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Charcot Foot (Neuroarthropathy)

The Condition

Charcot foot, also referred to as Charcot neuroarthropathy, was first described in the late 1800s. The disease process links foot and ankle neuropathy to ensuing joint degeneration and collapse resulting in severe limb threatening deformities. The loss of sensation and pain perception that occurs in patients results in continued weight bearing and stress of the weakened joints. This leads to bone fractures and further destruction of the joint and soft tissue. After a period of acute inflammation, structural weakening occurs followed by eventual healing or consolidation, at which point the bone is deformed.

The Treatment

Treatment for this severe and disabling condition is necessary to avoid further degeneration and breakdown of the skeletal and soft tissue structures. Surgical and conservative care options are available and vary in complexity depending upon the severity of the injury sustained.

Frequently Asked Questions

Patients that have a history of neuropathy are at risk for developing Charcot neuroarthropathy. Neuropathy may be present for many different reasons including the following: alcoholism, autoimmune disease, diabetes, infections, genetic disorders, vitamin deficiencies or toxicity, chemotherapy medication and environmental exposure to toxins.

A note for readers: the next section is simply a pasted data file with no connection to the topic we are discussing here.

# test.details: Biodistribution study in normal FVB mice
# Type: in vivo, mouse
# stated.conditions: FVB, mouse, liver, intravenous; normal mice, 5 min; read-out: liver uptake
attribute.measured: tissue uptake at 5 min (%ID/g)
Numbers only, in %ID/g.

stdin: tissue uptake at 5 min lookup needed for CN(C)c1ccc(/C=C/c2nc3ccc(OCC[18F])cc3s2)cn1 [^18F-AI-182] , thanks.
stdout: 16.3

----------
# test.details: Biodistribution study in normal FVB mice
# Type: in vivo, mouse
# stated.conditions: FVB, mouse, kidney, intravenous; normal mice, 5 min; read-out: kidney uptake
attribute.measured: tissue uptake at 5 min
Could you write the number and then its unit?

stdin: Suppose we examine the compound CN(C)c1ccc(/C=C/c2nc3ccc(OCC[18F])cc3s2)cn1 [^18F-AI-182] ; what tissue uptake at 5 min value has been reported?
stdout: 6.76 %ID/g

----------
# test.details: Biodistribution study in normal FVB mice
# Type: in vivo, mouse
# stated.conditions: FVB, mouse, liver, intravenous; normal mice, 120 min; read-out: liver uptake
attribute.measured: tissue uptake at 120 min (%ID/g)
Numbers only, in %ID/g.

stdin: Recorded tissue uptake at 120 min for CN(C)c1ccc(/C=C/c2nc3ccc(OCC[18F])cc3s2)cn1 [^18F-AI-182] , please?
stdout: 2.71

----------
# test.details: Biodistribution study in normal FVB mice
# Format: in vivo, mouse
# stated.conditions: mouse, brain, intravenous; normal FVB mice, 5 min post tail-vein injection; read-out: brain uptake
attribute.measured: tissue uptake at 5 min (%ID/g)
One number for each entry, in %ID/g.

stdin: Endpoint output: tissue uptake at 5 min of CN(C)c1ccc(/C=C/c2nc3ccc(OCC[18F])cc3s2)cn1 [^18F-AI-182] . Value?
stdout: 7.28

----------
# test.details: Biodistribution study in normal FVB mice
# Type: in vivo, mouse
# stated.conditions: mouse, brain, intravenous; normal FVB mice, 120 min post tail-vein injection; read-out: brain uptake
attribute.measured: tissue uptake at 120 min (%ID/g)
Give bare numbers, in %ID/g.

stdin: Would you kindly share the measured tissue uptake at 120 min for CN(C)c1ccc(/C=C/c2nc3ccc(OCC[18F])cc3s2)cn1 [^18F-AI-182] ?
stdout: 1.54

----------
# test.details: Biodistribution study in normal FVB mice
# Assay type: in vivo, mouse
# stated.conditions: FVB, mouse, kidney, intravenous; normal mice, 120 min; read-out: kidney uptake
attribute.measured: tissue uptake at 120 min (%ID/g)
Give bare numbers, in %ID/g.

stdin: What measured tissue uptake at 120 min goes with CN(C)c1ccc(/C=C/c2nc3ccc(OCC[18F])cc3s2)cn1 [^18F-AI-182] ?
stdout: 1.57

The affected area may become red, hot and swollen. Pain and discomfort may be experienced at the area of injury. The foot may have an obvious change in shape or decrease in arch height. Patients may recall a ‘pop’ or ‘snap’ sound originating from the foot prior to symptom onset.
A detailed medical history and physical examination of the foot and ankle are necessary. Plain film radiographs (X-rays), magnetic resonance imaging (MRI) and computerized tomography scan (CT) are typically used to appreciate the extent of the damage.
Yes. Charcot foot increases the risk for limb amputation. Early diagnosis and appropriate treatment are of paramount importance.
Treatment is based upon patient health and the severity of the damage sustained. In some cases, conservative care may be available and typically includes cast or splint immobilization with activity limitation. Surgical care includes the stabilization of any fractures or joint dislocations to restore the normal foot anatomy. This typically requires the use of both internal and external fixation devices to avoid reconstruction failure.